Quantifying Groundwater Discharge and Streambed Heat Flux in Fortune Creek, British Columbia, Using Time Series of Streambed Temperature Profiles
Time series of streambed temperature profiles and hydraulic head measurements in piezometers were used to characterize groundwater discharge to a small salmonid stream in the interior of British Columbia. Of particular interest was the heat flux into and out of the streamed resulting from groundwater discharge, in light of providing cool water habitat for salmonid species. The larger study objectives were to link salmonid habitat use to habitat quality, including water temperature. Over the summer of 2008, streambed temperature profiles were collected at eight locations along the stream and in two piezometers in a known groundwater upwelling area. Water levels were recorded continuously in the piezometers. Streambed temperature profiles were used in an analytical solution of the one dimensional groundwater and heat flow equation to estimate groundwater flux into and out of the stream. In addition, a time- series analytical model was used to quantify groundwater and heat flux throughout the low flow season using transient temperature profile data. Groundwater flux estimates derived from the models were compared to flux estimates derived from head measurements and slug testing of the piezometers. Heat flux estimates from groundwater were incorporated into an energy balance model assessing the cooling effect of groundwater discharge on stream temperatures.
Applying hillslope-storage models to simulate low streamflow at a watershed scale
Abstract In a recent study Matonse and Kroll (2009) applied kinematic wave hillslope-storage (kw) and hillslope-storage Boussinesq (hsB) models to M8, a small steep headwater catchment that is part of the Maimai watersheds in New Zealand, to estimate low streamflow series and statistics at a watershed scale. Though hillslope partitions with variable parameters lead to improvements in model performance, the kw and hsB models performed similarly when applied to M8, as was expected given the steep slopes of this catchment. These results were constrained by the amount of available data and the size of the study area. This present paper extends this analysis for two larger North Carolina watersheds, the Linville River near Nebo (LRN) and Indian Creek near Laboratory (ICL). These watersheds are both located within the Piedmont physiographic region in North Carolina and have similar size, but their average slope is different, thus providing a good setting to further compare the kw and hsB models. In addition, both watersheds are NWS MOPEX sites, and thus are rich and consistent in data quality and length. These models are coupled with the NWS's SAC-SMA model and compared based on their ability to predict lower streamflow envelopes and low streamflow statistics. With both sites partitioned into multiple hillslopes, the impact of varying average slope is explored. Our results confirm findings from previous studies that have indicated that for relatively steep hillslopes the kw and hsB models will perform similarly. For more shallow hillslopes the kw model represents a good approximation to the hsB model, indicating some flexibility in the kw model even in shallow sloped watersheds. Calibration with the lower 20 and 50 percent of data (as opposed to the full streamflow hydrograph) resulted in models that better simulate low flow statistics, indicating that having additional high flow data impairs a model's ability to reproduce low streamflows.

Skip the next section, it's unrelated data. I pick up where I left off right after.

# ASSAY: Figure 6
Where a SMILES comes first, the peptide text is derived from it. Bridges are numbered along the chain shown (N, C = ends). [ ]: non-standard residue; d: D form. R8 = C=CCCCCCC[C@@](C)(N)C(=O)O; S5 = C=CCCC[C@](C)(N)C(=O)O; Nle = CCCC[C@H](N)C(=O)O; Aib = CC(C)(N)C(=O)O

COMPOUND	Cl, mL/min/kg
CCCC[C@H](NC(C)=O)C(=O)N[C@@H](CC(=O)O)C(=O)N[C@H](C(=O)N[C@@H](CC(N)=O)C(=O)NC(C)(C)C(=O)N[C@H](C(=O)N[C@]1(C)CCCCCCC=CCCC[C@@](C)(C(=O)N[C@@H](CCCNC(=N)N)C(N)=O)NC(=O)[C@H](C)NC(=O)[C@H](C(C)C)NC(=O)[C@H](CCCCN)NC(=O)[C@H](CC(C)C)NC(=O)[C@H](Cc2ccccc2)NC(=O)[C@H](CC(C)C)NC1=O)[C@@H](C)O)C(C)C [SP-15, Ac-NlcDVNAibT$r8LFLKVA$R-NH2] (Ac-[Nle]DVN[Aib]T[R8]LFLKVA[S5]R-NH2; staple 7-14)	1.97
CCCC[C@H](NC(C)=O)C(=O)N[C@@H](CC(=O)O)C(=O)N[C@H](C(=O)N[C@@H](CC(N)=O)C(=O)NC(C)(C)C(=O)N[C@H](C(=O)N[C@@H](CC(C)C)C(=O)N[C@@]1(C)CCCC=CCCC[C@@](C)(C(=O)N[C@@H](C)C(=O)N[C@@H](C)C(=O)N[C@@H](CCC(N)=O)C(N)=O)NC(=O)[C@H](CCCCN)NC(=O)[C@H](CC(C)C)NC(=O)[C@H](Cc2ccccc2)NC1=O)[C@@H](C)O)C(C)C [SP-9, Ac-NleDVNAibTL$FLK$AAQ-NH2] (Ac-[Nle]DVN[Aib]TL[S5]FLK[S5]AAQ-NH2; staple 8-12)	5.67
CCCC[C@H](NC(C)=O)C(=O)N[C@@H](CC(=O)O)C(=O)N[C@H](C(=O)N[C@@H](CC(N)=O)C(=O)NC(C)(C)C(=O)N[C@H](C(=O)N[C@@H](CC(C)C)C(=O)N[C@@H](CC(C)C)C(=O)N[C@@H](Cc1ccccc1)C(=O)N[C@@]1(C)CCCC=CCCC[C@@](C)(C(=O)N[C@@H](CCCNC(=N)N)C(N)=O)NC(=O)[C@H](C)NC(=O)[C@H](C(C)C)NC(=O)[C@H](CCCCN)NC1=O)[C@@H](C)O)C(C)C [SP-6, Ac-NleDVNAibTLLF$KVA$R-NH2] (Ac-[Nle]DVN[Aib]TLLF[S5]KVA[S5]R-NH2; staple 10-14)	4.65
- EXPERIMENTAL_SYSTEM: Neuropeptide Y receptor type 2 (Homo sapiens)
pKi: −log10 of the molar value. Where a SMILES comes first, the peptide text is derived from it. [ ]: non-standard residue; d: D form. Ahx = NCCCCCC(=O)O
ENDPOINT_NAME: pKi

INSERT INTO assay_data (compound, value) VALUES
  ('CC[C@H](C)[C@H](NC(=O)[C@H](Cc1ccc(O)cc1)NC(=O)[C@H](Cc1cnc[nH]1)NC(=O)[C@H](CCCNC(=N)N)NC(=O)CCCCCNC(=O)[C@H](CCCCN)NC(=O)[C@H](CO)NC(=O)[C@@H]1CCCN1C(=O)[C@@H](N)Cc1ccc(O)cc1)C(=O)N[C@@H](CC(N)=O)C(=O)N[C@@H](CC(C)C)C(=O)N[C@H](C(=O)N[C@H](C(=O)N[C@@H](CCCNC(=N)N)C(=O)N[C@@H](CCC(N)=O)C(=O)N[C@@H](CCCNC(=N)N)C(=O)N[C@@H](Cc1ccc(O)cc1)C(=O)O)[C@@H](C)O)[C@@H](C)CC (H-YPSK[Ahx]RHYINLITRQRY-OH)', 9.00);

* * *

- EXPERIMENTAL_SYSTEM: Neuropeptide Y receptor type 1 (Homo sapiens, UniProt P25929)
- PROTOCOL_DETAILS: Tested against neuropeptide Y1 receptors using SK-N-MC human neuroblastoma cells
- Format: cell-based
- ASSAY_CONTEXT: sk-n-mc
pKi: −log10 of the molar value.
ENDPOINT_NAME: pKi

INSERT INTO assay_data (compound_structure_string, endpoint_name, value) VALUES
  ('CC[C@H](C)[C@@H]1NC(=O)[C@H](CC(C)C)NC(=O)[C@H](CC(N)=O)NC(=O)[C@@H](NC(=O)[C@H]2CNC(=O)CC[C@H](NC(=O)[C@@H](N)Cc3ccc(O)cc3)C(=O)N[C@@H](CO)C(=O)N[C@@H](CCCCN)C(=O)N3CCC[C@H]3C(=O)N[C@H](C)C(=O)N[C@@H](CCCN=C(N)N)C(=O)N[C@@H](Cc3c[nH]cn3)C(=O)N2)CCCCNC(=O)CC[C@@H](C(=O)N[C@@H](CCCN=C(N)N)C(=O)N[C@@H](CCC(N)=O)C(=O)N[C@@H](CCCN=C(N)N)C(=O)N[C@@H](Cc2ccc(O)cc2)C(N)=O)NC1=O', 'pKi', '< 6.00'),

Examination of Groundwater-Surface Water Interaction at Different Scales
Hyporheic exchange varies spatially as a result of the heterogeneity of aquifer and streambed properties. These flux patterns can be examined at a variety of scales, with the majority of recent studies focusing on reach scale investigations in order to obtain high-resolution measurements in a costly and time efficient manner. Understanding the processes occurring within the hyporheic zone should provide a step toward understanding the linkage between stream-basin dynamics. A field scale investigation of groundwater surface water interactions is currently underway in Nova Scotia, Canada using a variety of techniques including the deployment of temperature and level loggers within the stream, streambed, and monitoring wells at various locations in the watershed. Current efforts involve trying to rectify different estimates of groundwater discharge arrived at through hyporheic zone measurements, hydrograph separation and groundwater modeling at the aquifer-scale.
An Examination of the Effect of Changing Recharge Rates on Coastal Aquifers
Saltwater intrusion along coastlines has been a serious problem in several areas in North America and around the world. With sea level rising every year, saltwater intrusion is becoming a prominent problem in coastal aquifer sustainability. It is suspected that coastal groundwater supplies in Nova Scotia have the potential for saltwater intrusion, but this possibility has not been clearly defined or studied. It is also unclear what effect changes in the recharge rates will have on the distribution of saline groundwater. In this study, predictions of future salinity distributions are made with numerical models using probable future sea levels and groundwater recharge rates.